FIG. 12 is a side view of another alternative of the fixation mechanism wherein an electrode is coupled to the fixation mechanism in longitudinal alignment with the hook in accordance with the present invention;
FIG. 13 is another alternative arrangement for the fixation mechanism wherein a tine is provided to enable passive fixation with a pericardial sac in accordance with the present invention;
FIG. 14 is a side view of an alternative arrangement of the fixation mechanism wherein the hook is formed from a thin proximally projecting wire in accordance with the present invention;
FIG. 15 is a side view of another alternative of the fixation mechanism wherein the hook is provided with a distally projecting barb to provide further engagement with the epicardium in accordance with the present invention;
FIG. 16 is a side view of an alternative fixation mechanism that includes a screw-in hook pivotally coupled to a lead;
FIG. 17 is a front view of FIG. 16;
FIG. 18 is a side view of an alternative embodiment of the fixation mechanism of FIG. 17 showing an alternative conductor coil attachment;
FIG. 19 is a side view of the fixation mechanism of FIG. 16 showing the lead pivoted into a position parallel to the epicardium; and
FIG. 20 is a pictorial view of the distal end of an alternate embodiment of the lead assembly incorporating a hook assembly that is slipped over the lead.
Turning now to the drawings, and in particular to FIGS. 1 and 2, there is shown an exemplary lead assembly 10 that is adapted for either epicardial or endocardial fixation to a human heart. Note that reference numerals are generally reused in the figures where identical elements appear in more than one figure.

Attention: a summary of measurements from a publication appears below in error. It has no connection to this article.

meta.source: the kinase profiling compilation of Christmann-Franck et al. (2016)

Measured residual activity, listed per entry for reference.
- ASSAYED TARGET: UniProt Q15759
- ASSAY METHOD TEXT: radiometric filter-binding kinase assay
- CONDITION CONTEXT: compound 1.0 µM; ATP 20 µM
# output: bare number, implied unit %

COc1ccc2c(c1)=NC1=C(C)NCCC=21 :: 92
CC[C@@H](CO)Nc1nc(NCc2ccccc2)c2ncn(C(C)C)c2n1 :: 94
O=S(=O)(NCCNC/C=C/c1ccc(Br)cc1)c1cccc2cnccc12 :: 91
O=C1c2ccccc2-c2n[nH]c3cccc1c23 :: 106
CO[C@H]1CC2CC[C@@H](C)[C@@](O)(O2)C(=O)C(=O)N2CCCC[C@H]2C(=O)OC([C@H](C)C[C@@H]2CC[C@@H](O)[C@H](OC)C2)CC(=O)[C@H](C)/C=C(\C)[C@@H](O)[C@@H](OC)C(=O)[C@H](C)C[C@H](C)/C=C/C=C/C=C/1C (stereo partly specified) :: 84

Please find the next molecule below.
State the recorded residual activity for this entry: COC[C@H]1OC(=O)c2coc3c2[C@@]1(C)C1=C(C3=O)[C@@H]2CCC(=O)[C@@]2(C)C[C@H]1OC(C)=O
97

The lead assembly 10 includes a lead 12 that has a proximal end 14 provided with a connector 16 for electrical connection to a cardiac stimulator 18. The cardiac stimulator 18 may be a pacemaker, a cardioverter/defibrillator, or a sensing instrument. At the distal end 20 of the lead 12, a fixation mechanism 21 is coupled that includes a tubular housing 22 and a proximally projecting hook 24 that is adapted to engage heart tissue as set forth below. The lead 12 is manipulated by a stylet 26 that is inserted into the lead 12. The lead assembly 10 also includes a tubular introducer 28 that has an elongated distal portion 30 and a proximal portion 32 with a diameter larger than the distal portion 30 to act as a shoulder to prevent the introducer 28 from sliding entirely inside the chest cavity. A lumen 34 extends through the introducer 28 to slidably receive the lead 12. As discussed more below, the introducer 28 is passed through the chest wall of a patient and used to place the lead 12 proximate the epicardium.